Paul Krugman’s latest opinion piece in The New York Times is one big non-sequitur. Consider the steps of his argument:
1. Unemployment is expected by various forecasters to remain high.
2. Recessions initiated by financial crises are followed by more extended periods of low output and high unemployment than garden-variety recessions.
3. Unemployment is bad – it causes real human suffering.
4. More government spending will alleviate both unemployment and reduced output.
5. Larger deficits are not such a big problem because the costs will be more than offset by the benefits in greater income.
A little bit of evidence is provided for the first three. But the fourth is just an assertion. Will greater stimulus spending shorten the length and lessen the severity of the recession? (Of course, the fifth is dependent on the fourth.) None of the hand-wringing about the badness of the recession and its human costs is relevant to the argument if the remedy is either ineffective or counterproductive.
Scientifically, this is an important question. But in the world of economic journalism it does not seem to matter.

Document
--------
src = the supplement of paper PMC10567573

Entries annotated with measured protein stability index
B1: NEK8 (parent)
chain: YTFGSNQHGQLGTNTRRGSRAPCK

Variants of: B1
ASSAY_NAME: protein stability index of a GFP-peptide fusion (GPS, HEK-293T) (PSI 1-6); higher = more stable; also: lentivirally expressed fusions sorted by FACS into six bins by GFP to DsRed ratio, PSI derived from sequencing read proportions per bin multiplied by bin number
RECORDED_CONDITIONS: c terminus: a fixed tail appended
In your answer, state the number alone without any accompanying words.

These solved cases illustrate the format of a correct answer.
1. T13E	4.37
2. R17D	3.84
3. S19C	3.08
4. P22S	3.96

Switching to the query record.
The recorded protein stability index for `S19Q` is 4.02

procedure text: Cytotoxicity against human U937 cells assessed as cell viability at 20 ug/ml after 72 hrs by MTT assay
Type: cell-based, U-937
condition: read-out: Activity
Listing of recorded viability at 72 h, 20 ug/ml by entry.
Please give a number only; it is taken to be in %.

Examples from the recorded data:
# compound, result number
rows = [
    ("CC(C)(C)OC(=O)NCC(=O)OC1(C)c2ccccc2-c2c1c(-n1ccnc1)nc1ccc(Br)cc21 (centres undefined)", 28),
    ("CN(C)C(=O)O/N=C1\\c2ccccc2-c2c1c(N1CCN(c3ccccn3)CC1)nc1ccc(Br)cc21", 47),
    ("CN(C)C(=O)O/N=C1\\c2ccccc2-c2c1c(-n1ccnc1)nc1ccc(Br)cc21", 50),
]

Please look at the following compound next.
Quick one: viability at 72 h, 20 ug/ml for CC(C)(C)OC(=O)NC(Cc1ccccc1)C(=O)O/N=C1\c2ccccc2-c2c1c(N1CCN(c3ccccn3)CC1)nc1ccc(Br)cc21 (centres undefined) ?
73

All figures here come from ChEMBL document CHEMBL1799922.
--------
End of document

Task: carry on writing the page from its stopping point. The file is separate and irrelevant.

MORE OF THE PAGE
If his advice is accepted, and things get better, he will say “I told you so.”
If his advice is accepted, but things do not get better he will say, “It was not enough stimulus” or “Things were worse than we had expected.”
If his advice is not accepted, and things get worse, he will say “I told you so.”
If his advice is not accepted, and things get better, he will say “That would not have happened without the previous stimulus – we were just lucky this time.”
It used to be said that you could teach a parrot economics. All you have to do is teach him to say “supply and demand.” But the pop Keynesians have improved matters. Now you just have to teach him to say “stimulus.”